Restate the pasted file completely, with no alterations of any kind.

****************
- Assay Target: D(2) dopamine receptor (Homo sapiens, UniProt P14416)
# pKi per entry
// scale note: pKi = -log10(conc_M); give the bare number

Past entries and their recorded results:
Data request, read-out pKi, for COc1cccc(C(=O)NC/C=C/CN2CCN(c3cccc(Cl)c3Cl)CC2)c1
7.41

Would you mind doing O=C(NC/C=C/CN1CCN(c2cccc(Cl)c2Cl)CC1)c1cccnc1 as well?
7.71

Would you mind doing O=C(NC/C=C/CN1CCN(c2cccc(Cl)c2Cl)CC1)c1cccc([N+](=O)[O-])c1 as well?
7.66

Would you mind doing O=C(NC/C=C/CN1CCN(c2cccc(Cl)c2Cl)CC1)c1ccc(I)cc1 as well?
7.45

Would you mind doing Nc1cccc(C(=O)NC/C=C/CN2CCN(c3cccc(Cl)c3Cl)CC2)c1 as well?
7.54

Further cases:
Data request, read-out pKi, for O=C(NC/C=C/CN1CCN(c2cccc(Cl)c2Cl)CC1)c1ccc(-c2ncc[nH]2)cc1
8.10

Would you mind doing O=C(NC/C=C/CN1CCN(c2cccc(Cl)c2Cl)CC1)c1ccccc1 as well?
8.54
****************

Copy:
- Assay Target: D(2) dopamine receptor (Homo sapiens, UniProt P14416)
# pKi per entry
// scale note: pKi = -log10(conc_M); give the bare number

Past entries and their recorded results:
Data request, read-out pKi, for COc1cccc(C(=O)NC/C=C/CN2CCN(c3cccc(Cl)c3Cl)CC2)c1
7.41

Would you mind doing O=C(NC/C=C/CN1CCN(c2cccc(Cl)c2Cl)CC1)c1cccnc1 as well?
7.71

Would you mind doing O=C(NC/C=C/CN1CCN(c2cccc(Cl)c2Cl)CC1)c1cccc([N+](=O)[O-])c1 as well?
7.66

Would you mind doing O=C(NC/C=C/CN1CCN(c2cccc(Cl)c2Cl)CC1)c1ccc(I)cc1 as well?
7.45

Would you mind doing Nc1cccc(C(=O)NC/C=C/CN2CCN(c3cccc(Cl)c3Cl)CC2)c1 as well?
7.54

Further cases:
Data request, read-out pKi, for O=C(NC/C=C/CN1CCN(c2cccc(Cl)c2Cl)CC1)c1ccc(-c2ncc[nH]2)cc1
8.10

Would you mind doing O=C(NC/C=C/CN1CCN(c2cccc(Cl)c2Cl)CC1)c1ccccc1 as well?
8.54